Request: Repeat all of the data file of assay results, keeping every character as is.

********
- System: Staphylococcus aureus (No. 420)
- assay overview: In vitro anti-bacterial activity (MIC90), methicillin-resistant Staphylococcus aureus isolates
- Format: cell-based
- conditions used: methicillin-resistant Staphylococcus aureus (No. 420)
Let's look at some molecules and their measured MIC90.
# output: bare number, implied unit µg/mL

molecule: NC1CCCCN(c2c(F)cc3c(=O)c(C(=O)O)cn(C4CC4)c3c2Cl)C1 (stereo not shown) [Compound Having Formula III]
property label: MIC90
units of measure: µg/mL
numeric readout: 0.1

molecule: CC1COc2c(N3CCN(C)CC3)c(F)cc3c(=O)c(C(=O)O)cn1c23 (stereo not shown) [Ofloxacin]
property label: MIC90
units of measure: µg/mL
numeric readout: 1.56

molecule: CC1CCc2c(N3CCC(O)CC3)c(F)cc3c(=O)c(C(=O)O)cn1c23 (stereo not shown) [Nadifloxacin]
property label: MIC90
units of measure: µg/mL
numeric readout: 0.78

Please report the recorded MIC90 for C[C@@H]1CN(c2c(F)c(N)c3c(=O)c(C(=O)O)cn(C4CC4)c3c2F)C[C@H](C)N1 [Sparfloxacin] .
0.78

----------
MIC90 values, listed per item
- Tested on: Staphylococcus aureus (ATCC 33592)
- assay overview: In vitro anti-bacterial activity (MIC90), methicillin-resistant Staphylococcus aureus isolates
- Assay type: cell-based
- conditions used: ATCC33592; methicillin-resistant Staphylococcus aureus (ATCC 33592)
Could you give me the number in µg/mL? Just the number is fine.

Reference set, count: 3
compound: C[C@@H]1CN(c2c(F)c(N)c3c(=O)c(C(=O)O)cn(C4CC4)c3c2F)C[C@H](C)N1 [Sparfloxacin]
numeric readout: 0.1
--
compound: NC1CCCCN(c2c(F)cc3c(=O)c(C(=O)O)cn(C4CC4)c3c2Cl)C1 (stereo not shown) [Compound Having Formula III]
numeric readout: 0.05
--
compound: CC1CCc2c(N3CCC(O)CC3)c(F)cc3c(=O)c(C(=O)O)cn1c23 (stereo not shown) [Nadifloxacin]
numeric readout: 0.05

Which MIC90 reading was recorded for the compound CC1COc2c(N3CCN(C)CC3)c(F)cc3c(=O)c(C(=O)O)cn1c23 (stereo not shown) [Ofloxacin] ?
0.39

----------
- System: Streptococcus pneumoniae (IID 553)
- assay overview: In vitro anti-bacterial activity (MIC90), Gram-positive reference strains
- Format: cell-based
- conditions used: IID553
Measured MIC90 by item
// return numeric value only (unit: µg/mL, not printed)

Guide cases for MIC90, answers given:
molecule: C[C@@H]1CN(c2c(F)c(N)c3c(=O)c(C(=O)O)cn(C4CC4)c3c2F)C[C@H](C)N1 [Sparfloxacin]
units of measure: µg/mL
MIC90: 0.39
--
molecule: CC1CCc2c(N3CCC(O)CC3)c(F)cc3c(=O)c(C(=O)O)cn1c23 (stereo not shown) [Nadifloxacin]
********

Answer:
- System: Staphylococcus aureus (No. 420)
- assay overview: In vitro anti-bacterial activity (MIC90), methicillin-resistant Staphylococcus aureus isolates
- Format: cell-based
- conditions used: methicillin-resistant Staphylococcus aureus (No. 420)
Let's look at some molecules and their measured MIC90.
# output: bare number, implied unit µg/mL

molecule: NC1CCCCN(c2c(F)cc3c(=O)c(C(=O)O)cn(C4CC4)c3c2Cl)C1 (stereo not shown) [Compound Having Formula III]
property label: MIC90
units of measure: µg/mL
numeric readout: 0.1

molecule: CC1COc2c(N3CCN(C)CC3)c(F)cc3c(=O)c(C(=O)O)cn1c23 (stereo not shown) [Ofloxacin]
property label: MIC90
units of measure: µg/mL
numeric readout: 1.56

molecule: CC1CCc2c(N3CCC(O)CC3)c(F)cc3c(=O)c(C(=O)O)cn1c23 (stereo not shown) [Nadifloxacin]
property label: MIC90
units of measure: µg/mL
numeric readout: 0.78

Please report the recorded MIC90 for C[C@@H]1CN(c2c(F)c(N)c3c(=O)c(C(=O)O)cn(C4CC4)c3c2F)C[C@H](C)N1 [Sparfloxacin] .
0.78

----------
MIC90 values, listed per item
- Tested on: Staphylococcus aureus (ATCC 33592)
- assay overview: In vitro anti-bacterial activity (MIC90), methicillin-resistant Staphylococcus aureus isolates
- Assay type: cell-based
- conditions used: ATCC33592; methicillin-resistant Staphylococcus aureus (ATCC 33592)
Could you give me the number in µg/mL? Just the number is fine.

Reference set, count: 3
compound: C[C@@H]1CN(c2c(F)c(N)c3c(=O)c(C(=O)O)cn(C4CC4)c3c2F)C[C@H](C)N1 [Sparfloxacin]
numeric readout: 0.1
--
compound: NC1CCCCN(c2c(F)cc3c(=O)c(C(=O)O)cn(C4CC4)c3c2Cl)C1 (stereo not shown) [Compound Having Formula III]
numeric readout: 0.05
--
compound: CC1CCc2c(N3CCC(O)CC3)c(F)cc3c(=O)c(C(=O)O)cn1c23 (stereo not shown) [Nadifloxacin]
numeric readout: 0.05

Which MIC90 reading was recorded for the compound CC1COc2c(N3CCN(C)CC3)c(F)cc3c(=O)c(C(=O)O)cn1c23 (stereo not shown) [Ofloxacin] ?
0.39

----------
- System: Streptococcus pneumoniae (IID 553)
- assay overview: In vitro anti-bacterial activity (MIC90), Gram-positive reference strains
- Format: cell-based
- conditions used: IID553
Measured MIC90 by item
// return numeric value only (unit: µg/mL, not printed)

Guide cases for MIC90, answers given:
molecule: C[C@@H]1CN(c2c(F)c(N)c3c(=O)c(C(=O)O)cn(C4CC4)c3c2F)C[C@H](C)N1 [Sparfloxacin]
units of measure: µg/mL
MIC90: 0.39
--
molecule: CC1CCc2c(N3CCC(O)CC3)c(F)cc3c(=O)c(C(=O)O)cn1c23 (stereo not shown) [Nadifloxacin]